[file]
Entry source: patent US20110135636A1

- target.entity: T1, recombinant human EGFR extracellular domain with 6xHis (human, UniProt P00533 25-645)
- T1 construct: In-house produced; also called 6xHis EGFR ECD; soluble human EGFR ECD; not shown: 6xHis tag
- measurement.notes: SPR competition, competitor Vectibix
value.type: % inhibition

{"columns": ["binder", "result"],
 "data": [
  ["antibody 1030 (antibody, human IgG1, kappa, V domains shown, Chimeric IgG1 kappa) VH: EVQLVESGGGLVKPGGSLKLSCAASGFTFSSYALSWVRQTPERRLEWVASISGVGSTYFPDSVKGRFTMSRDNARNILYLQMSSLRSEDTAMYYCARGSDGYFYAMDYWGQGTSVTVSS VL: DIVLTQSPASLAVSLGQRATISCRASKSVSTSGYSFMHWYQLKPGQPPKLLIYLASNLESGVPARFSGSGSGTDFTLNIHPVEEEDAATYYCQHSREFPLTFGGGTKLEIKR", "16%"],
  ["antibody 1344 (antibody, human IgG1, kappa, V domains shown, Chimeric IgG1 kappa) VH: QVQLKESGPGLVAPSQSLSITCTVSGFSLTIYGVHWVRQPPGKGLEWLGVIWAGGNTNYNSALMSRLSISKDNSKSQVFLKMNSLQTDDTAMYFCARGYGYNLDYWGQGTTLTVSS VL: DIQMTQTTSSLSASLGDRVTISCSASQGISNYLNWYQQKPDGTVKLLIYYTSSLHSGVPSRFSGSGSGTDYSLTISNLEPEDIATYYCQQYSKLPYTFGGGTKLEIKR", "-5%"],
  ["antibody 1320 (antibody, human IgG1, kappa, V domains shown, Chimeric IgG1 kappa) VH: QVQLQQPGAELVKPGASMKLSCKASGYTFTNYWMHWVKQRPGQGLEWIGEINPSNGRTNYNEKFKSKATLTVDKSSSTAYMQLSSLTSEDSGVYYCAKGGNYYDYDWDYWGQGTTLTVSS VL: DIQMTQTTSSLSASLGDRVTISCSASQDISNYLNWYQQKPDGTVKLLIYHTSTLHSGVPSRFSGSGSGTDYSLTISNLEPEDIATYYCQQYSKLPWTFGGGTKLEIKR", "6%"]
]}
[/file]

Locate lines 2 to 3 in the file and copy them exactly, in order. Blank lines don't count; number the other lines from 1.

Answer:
- target.entity: T1, recombinant human EGFR extracellular domain with 6xHis (human, UniProt P00533 25-645)
- T1 construct: In-house produced; also called 6xHis EGFR ECD; soluble human EGFR ECD; not shown: 6xHis tag